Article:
When TV Land first launched the half-hour comedy HOT IN CLEVELAND in 2010, not everyone had heard of the network, much less the show. Now the series created by Suzanne Martin is in its fifth season, Wednesday nights, and plenty of people are familiar with creator Suzanne Martin’s characters. Jane Leeves, Valerie Bertinelli and Wendy Malick play three friends from L.A. who’ve moved to the Ohio town, with Betty White as their unique new friend Elka.
Leeves has plenty of half-hour comedy experience; the England-born actress spent eleven seasons as Daphne on NBC’s hit FRASIER. Following a blocking run-through that TV Land allows members of the Television Critics Association to attend – and which earns lots of honest laughs – Leeves takes some time to talk about playing her HOT character Joy Scroggs.
ASSIGNMENT X: Were you looking to do a comedy when HOT IN CLEVELAND came along, or did you just think, “Well, this sounds interesting”?
JANE LEEVES: I was certainly in the market for a half-hour comedy. I had been approached about some hour-long dramas, but I have kids, and I know friends who do them; the hours on those are hideous. And my husband was always like, “Oh, I don’t want you doing that, please …” And when this came along, I read it and I fell in love with it immediately. And then when I heard who was cast, I just jumped at the chance, because I’ve known Valerie for over twenty years. Wendy and I just worked together on FRASIER for a year and I’d met Betty a couple of times, so they’re just a dream come true, and Suzanne Martin was one of the writers on FRASIER, so I went in and met with her and [executive producer] Sean [Hayes] and the boys, and it was so easy.
AX: HOT IN CLEVELAND kind of put TV Land on the map as a network …
AX: So back when you started the series, no one really had heard of TV Land. At the time, did you think, “Well, what exactly is this that we’re airing on?”
LEEVES: Yes. “TV Land? I don’t even know where that is on my channel guide.” But I thought that was kind of great in a way, because having done network shows and especially in the climate now, there’s so much pressure and so much interference, and this was an environment where it was new to them, so they hired people who knew how to do this, from the writers to the directors to the talent, and let us find it.
AX: Even by the early days of FRASIER, the networks were a little bit more “perform or die immediately.” Does this feel to you like what you heard TV used to be like, where they would let a show develop?
LEEVES: Absolutely. When we first started FRASIER, FRASIER was a hit right out of the gate. But I know on other shows, and even shows that our producers at the time were doing, there was a lot of pressure and a lot of interference from the Powers That Be about how it should be. I think what I noticed about this script, when I read it – it didn’t seem like a formula. You know, so many scripts you get nowadays, they think, “Well, that was a hit, so we need a hot Hispanic girl, we need a young boy that the girls …” And it seems like someone’s just run some stuff through a computer. This actually felt like someone’s passion project, like someone had a vision for this.
AX: How would you say Joy has developed from the beginning of the show until now?
LEEVES: I think she has softened a little. I don’t think she’s quite as brittle as she was when we first met her. But I keep saying to the writers, “Please don’t fix me, please don’t make me fall in love with someone and live happily ever after.” Because the joy of playing Joy is that she’s a complete mess and a bit of a nightmare and insecure and desperate to be in a relationship and just makes hideous choices and sabotages every relationship she ever has because she’s so needy and desperate.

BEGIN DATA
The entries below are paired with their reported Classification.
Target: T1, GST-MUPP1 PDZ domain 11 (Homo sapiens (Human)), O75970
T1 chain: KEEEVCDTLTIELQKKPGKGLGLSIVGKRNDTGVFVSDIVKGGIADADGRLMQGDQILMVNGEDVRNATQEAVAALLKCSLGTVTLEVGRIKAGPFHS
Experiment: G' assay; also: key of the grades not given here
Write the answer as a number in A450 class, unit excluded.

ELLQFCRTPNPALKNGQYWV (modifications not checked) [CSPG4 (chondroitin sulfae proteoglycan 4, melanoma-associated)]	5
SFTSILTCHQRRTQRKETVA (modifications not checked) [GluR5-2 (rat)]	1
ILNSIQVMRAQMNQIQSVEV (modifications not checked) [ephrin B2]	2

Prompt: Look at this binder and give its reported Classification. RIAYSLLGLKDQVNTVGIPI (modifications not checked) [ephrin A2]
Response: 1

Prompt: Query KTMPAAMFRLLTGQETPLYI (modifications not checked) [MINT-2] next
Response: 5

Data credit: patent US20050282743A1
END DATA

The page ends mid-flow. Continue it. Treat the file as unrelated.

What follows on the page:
AX: Would you ever want to do what your character Joy does, going to sort of a smaller town to reinvent yourself, or do you like it here in Los Angeles?
LEEVES: I’m so different to my character, and I just love my life the way it is. I have such great balance in my life between family and work and great friends, and I love the work I do, so as long as I can keep doing this, I’m happy. I do sort of long for that little cottage inEngland and a fireplace and a cup of tea, but that’s a few years off. I think I’d be happy with that for five minutes.
AX: Do you enjoy performing in front of HOT IN CLEVELAND’s live audience that comes in for the tapings?
LEEVES: Oh, yeah. It’s totally different – your performance changes. They inform you of stuff that you hadn’t even seen. Suddenly they’re laughing, or they’re ahead of you on something – it does change the performance, and you sort of rely on that a little bit, especially with a four-camera [show], you rely on the audience pulling you through as well.
AX: And is there a difference in working with mostly female colleagues and mostly male colleagues?
LEEVES: Well, the chatter in the morning is a little bit different. I will say our cameramen now know a little bit more about women than they ever wanted to [laughs], and our director, for that matter. We always spend about twenty minutes, the four of us, in the morning before they can actually get us to do any work, sort of dissecting lives and problems and issues.
AX: Do you have any other projects going on?
LEEVES: Raising my kids, looking after my husband [laughs].
AX: Have you been to Cleveland in real life?
LEEVES: Yes. I have the keys to the city of Cleveland. We all do. We went for a reception at the Rock and Roll Hall of Fame and we were all given the keys to the city, so that was kind of cool.
AX: Anything else you’d like to say about HOT IN CLEVELAND right now?
LEEVES: Just that it’s a complete and utter joy to be with these fabulous women whom I love.
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Article Source: Assignment X
Article: Exclusive Interview with Jane Leeves on HOT IN CLEVELAND Season 5 and more